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MANILA, Philippines – The first National Security Council meeting under the new administration convened on Wednesday with four former Philippine presidents joining incumbent President Rodrigo Duterte at Malacañang Palace as they tackled the South China Sea issue, roadmap for peace and the campaign against illegal drugs.
The meeting, initially dubbed by a Senate leader as an “emergency” meeting, was called to tackle, among others, the issues related to the South China Sea, especially arising after the July 12 UN arbitral tribunal ruling that favored Manila and dashed Beijing’s nine-dash-line delineation and its claimed historic rights.
Duterte was joined Wednesday by former presidents Gloria Macapagal-Arroyo, Fidel V. Ramos, Joseph Estrada and Benigno Aquino III.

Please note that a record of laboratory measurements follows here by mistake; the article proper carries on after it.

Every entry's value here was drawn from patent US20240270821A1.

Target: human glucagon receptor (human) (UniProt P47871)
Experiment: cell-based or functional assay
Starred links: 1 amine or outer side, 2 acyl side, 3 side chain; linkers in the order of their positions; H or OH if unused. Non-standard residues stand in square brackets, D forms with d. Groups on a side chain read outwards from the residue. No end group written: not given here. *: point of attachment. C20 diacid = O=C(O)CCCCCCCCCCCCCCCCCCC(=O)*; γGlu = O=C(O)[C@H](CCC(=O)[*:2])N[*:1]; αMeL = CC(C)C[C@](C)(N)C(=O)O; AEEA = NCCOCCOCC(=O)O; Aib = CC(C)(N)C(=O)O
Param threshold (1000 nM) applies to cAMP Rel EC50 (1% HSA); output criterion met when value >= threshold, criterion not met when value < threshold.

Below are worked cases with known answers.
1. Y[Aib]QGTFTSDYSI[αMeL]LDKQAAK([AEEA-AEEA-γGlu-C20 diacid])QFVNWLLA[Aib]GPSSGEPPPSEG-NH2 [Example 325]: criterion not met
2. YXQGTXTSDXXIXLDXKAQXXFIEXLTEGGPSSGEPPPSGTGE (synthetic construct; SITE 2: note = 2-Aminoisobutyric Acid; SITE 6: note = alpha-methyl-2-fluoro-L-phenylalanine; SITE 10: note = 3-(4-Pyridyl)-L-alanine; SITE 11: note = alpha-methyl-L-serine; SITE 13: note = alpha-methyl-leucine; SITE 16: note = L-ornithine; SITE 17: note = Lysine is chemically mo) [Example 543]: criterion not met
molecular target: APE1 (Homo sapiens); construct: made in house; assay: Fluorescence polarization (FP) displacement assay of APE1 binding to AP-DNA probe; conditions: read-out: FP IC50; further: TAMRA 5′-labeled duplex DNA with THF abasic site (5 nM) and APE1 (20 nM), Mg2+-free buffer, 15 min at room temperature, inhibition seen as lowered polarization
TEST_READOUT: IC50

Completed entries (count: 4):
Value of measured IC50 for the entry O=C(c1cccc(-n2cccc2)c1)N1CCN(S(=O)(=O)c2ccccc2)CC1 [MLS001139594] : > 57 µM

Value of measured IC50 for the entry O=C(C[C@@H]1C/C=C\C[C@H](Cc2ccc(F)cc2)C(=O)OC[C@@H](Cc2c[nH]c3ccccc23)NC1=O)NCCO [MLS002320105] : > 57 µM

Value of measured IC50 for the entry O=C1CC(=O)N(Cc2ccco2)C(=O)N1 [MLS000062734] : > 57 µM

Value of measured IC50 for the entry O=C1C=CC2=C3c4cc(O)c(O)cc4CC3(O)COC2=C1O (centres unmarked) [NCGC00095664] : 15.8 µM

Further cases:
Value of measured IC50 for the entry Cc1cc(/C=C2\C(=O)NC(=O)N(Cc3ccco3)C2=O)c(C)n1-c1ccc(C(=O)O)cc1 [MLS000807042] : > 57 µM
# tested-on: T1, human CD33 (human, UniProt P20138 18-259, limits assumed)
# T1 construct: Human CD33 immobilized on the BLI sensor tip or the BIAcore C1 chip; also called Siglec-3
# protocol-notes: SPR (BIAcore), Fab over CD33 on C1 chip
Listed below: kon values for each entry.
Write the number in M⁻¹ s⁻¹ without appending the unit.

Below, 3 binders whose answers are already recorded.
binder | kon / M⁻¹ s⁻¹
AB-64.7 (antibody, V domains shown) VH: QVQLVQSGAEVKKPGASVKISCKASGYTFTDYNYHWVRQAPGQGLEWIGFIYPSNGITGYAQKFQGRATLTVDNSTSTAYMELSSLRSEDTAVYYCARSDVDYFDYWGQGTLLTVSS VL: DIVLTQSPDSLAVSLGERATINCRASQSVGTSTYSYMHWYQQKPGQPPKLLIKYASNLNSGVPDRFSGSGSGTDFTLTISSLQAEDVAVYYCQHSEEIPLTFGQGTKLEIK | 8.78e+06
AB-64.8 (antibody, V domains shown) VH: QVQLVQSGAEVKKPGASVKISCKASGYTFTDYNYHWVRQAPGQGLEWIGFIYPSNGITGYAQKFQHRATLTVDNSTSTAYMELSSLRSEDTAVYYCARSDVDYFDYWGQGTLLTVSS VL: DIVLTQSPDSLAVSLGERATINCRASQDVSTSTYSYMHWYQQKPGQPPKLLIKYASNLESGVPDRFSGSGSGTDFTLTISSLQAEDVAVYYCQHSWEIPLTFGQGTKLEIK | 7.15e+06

Presidential Spokesperson Ernesto Abella said it was important for the Duterte administration to obtain the inputs of the former presidents regarding current issues confronting the country.
“Support … for our Philippine efforts,” Abella said when asked about the former leaders’ presence at the NSC meeting, adding “at the end of the day, they’re all Presidents of the Philippines. It will be a cooperative venture.”
Prior to the NSC meeting, US Secretary of State John Kerry made a courtesy call to President Duterte.
Kerry pledged $32 million in training and services to the Philippines, mainly for law enforcement.
An invitation for President Duterte to make a state visit to the US was not mentioned but they discussed the maritime dispute in the South China Sea.
Duterte assured Kerry that the foundation of whatever talks the Philippines will engage in with China will begin with the UN arbitral court ruling.
Aside from the former presidents, also in attendance at the NSC meeting were some senators, congressmen and Cabinet members.
Watch this News5 video report by Maricel Halili: